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# Lesson 1.5: Uncertainty in Measurement

← Lesson 1.4: Lesson 1.6: →
• Numbers that result from counting or are based on definitions are exact.
• Numbers that result from measurements are inexact.
• Numbers from measurements are recorded in such a way that the last digit is uncertain.
• If a number has leading zeros they are not significant.
• For example, 0.023 g has two significant figures, the 2 which is certain, and the 3 which is uncertain but significant.
• If a number does not have a decimal the trailing zeros are not significant.
• For example, 2300 g has two significant figures, the 2 which is certain, and the 3 which is uncertain but significant.

• 1.25 g
• 1.250 g
• 0.0125 g
• 1.25 x 103 g
• 125 000 g
• 1.25 x 105 g

## Significant Figures in Calculations

There are two rules, one for multiplication and another for addition. Focus on the rule for multiplication – this is what we use most of the time.

## The rule for multiplication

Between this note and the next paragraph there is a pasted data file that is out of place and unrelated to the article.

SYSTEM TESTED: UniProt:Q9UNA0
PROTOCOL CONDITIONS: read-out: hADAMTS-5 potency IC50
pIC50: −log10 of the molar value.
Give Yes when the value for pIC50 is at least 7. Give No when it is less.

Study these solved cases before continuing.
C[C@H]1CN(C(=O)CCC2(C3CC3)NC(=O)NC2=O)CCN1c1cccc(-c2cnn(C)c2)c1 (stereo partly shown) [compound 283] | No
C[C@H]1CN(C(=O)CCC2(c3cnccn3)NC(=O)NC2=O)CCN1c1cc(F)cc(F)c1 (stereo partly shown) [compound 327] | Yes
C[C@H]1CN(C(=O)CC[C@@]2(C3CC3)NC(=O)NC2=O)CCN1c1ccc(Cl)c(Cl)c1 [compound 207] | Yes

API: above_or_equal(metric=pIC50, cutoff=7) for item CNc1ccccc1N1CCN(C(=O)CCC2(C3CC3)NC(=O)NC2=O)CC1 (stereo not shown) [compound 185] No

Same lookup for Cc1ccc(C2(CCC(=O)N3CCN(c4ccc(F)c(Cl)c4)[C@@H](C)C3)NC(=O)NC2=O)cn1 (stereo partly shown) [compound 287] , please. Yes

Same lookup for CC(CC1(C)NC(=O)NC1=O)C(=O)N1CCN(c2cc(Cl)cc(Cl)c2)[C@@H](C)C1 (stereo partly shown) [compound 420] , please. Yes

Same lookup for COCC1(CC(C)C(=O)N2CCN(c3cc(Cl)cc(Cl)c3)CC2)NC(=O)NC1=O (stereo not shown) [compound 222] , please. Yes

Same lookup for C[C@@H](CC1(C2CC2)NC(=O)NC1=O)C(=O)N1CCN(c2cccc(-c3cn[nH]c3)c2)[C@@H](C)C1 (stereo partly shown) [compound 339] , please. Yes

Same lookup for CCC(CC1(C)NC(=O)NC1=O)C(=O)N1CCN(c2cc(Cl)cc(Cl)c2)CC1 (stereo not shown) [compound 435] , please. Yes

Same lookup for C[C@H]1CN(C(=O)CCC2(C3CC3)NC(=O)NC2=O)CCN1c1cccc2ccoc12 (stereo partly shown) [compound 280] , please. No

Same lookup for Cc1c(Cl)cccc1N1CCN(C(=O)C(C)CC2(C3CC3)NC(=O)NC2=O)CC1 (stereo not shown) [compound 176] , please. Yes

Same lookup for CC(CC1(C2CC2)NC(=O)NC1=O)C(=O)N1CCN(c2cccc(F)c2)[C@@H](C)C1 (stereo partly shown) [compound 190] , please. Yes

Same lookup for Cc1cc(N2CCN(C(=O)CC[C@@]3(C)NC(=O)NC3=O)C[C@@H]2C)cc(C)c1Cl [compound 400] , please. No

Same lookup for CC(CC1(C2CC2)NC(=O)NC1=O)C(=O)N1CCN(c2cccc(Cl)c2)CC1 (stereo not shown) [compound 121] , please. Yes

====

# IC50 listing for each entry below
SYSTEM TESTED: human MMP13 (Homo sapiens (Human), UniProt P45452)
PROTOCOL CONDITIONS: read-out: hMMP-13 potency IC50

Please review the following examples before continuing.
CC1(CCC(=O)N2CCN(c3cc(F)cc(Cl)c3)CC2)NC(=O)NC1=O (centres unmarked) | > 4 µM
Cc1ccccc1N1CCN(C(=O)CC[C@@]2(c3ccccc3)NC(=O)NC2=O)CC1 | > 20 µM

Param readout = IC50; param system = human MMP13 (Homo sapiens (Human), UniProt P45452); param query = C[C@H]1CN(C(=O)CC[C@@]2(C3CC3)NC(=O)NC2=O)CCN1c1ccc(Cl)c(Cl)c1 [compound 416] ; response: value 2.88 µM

The result of your calculation should be no more precise than the measurement with the least number of significant figures.

## Example 6: What is the density of an object that has a mass of 2.46 g and a volume of 2.0 ml?

\begin{align*} density &= \frac{mass}{volume}\\\\ density &= \frac{2.46 \, g}{2.0 \, ml} \\\\ & = 1.23 \, g/ml \\\\ & = 1.2 \, g/ml \end{align*}

## Example 7: What is the average velocity of an object that covers 125.0 m in 3.2 s?

\begin{align*} velocity &= \frac{distance}{time}\\\\ velocity &= \frac{125.0 \, m}{3.2 \, s} \\\\ & = 39.0625 \, m/s \\\\ & = 39 \, m/s \end{align*}

## Example 8: What is the density of an object that has a mass of 0.124 g and a volume of 0.100 cm3?

\begin{align*} density &= \frac{mass}{volume}\\\\ density &= \frac{0.124 \, g}{0.100 \, cm^3} \\\\ & = 1.24 \, g/cm^3 \end{align*}